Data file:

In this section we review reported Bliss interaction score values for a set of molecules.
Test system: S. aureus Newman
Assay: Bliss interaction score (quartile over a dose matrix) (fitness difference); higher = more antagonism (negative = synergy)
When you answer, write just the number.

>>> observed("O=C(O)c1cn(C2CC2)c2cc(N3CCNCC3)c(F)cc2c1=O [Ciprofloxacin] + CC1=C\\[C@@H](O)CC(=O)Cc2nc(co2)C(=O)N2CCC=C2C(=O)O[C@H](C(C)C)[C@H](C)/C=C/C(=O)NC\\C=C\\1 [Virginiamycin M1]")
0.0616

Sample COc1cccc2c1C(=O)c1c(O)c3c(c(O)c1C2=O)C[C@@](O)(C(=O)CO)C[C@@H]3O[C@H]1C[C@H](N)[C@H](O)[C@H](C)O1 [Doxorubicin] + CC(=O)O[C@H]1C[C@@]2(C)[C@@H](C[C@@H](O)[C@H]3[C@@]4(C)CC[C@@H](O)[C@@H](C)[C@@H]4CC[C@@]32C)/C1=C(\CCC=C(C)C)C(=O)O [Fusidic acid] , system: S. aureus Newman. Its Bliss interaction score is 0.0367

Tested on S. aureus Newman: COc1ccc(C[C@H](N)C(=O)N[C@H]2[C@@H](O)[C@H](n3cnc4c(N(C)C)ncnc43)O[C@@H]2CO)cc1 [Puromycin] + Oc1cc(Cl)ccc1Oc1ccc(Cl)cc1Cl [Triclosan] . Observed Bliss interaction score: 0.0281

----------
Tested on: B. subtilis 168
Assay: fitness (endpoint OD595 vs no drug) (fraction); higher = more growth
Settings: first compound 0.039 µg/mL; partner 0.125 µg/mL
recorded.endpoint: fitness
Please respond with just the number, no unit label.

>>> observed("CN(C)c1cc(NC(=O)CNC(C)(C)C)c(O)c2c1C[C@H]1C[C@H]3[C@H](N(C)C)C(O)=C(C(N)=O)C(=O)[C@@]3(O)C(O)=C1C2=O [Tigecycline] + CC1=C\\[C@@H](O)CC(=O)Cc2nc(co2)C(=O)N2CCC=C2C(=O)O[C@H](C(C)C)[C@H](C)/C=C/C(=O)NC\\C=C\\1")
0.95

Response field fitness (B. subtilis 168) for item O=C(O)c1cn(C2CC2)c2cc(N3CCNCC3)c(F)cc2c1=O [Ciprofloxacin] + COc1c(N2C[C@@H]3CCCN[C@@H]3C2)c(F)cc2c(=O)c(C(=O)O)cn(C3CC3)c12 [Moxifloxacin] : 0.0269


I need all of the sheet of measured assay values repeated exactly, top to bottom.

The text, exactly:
In this section we review reported Bliss interaction score values for a set of molecules.
Test system: S. aureus Newman
Assay: Bliss interaction score (quartile over a dose matrix) (fitness difference); higher = more antagonism (negative = synergy)
When you answer, write just the number.

>>> observed("O=C(O)c1cn(C2CC2)c2cc(N3CCNCC3)c(F)cc2c1=O [Ciprofloxacin] + CC1=C\\[C@@H](O)CC(=O)Cc2nc(co2)C(=O)N2CCC=C2C(=O)O[C@H](C(C)C)[C@H](C)/C=C/C(=O)NC\\C=C\\1 [Virginiamycin M1]")
0.0616

Sample COc1cccc2c1C(=O)c1c(O)c3c(c(O)c1C2=O)C[C@@](O)(C(=O)CO)C[C@@H]3O[C@H]1C[C@H](N)[C@H](O)[C@H](C)O1 [Doxorubicin] + CC(=O)O[C@H]1C[C@@]2(C)[C@@H](C[C@@H](O)[C@H]3[C@@]4(C)CC[C@@H](O)[C@@H](C)[C@@H]4CC[C@@]32C)/C1=C(\CCC=C(C)C)C(=O)O [Fusidic acid] , system: S. aureus Newman. Its Bliss interaction score is 0.0367

Tested on S. aureus Newman: COc1ccc(C[C@H](N)C(=O)N[C@H]2[C@@H](O)[C@H](n3cnc4c(N(C)C)ncnc43)O[C@@H]2CO)cc1 [Puromycin] + Oc1cc(Cl)ccc1Oc1ccc(Cl)cc1Cl [Triclosan] . Observed Bliss interaction score: 0.0281

----------
Tested on: B. subtilis 168
Assay: fitness (endpoint OD595 vs no drug) (fraction); higher = more growth
Settings: first compound 0.039 µg/mL; partner 0.125 µg/mL
recorded.endpoint: fitness
Please respond with just the number, no unit label.

>>> observed("CN(C)c1cc(NC(=O)CNC(C)(C)C)c(O)c2c1C[C@H]1C[C@H]3[C@H](N(C)C)C(O)=C(C(N)=O)C(=O)[C@@]3(O)C(O)=C1C2=O [Tigecycline] + CC1=C\\[C@@H](O)CC(=O)Cc2nc(co2)C(=O)N2CCC=C2C(=O)O[C@H](C(C)C)[C@H](C)/C=C/C(=O)NC\\C=C\\1")
0.95

Response field fitness (B. subtilis 168) for item O=C(O)c1cn(C2CC2)c2cc(N3CCNCC3)c(F)cc2c1=O [Ciprofloxacin] + COc1c(N2C[C@@H]3CCCN[C@@H]3C2)c(F)cc2c(=O)c(C(=O)O)cn(C3CC3)c12 [Moxifloxacin] : 0.0269